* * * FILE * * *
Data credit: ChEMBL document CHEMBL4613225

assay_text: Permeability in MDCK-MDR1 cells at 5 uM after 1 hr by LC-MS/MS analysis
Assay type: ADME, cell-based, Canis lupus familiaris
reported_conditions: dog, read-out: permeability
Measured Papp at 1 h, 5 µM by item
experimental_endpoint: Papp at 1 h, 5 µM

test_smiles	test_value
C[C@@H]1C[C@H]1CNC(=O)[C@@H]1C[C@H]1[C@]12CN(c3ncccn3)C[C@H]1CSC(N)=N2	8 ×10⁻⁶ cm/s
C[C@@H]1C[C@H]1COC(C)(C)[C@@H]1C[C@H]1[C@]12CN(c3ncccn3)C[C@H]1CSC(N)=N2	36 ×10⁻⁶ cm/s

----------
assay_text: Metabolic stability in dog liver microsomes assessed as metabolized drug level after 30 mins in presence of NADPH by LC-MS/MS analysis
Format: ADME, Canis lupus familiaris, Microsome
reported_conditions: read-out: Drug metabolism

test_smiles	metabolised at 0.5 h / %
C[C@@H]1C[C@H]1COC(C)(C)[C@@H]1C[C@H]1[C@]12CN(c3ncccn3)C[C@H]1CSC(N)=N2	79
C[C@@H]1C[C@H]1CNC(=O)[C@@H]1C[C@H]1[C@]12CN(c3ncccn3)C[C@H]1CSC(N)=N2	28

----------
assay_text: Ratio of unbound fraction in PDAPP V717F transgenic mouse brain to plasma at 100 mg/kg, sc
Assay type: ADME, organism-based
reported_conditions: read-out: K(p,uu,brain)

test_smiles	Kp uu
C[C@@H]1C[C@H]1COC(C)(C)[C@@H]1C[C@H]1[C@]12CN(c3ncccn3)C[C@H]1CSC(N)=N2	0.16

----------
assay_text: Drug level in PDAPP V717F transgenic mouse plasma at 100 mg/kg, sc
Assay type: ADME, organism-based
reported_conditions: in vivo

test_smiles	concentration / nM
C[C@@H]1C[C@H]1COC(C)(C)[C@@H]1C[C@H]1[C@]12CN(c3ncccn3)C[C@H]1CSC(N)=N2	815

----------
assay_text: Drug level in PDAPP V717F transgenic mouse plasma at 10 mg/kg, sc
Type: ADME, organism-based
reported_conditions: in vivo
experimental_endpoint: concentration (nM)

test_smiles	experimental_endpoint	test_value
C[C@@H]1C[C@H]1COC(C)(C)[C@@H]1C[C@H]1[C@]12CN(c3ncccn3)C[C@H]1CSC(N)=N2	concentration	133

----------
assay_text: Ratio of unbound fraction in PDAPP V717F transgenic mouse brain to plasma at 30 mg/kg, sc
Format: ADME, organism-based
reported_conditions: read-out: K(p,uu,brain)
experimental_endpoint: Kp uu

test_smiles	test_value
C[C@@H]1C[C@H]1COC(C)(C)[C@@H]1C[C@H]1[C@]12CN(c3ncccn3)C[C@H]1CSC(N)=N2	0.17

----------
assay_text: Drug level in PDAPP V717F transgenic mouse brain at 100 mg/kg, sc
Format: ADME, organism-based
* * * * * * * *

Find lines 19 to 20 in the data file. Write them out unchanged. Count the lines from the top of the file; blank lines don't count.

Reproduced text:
Assay type: ADME, organism-based
reported_conditions: read-out: K(p,uu,brain)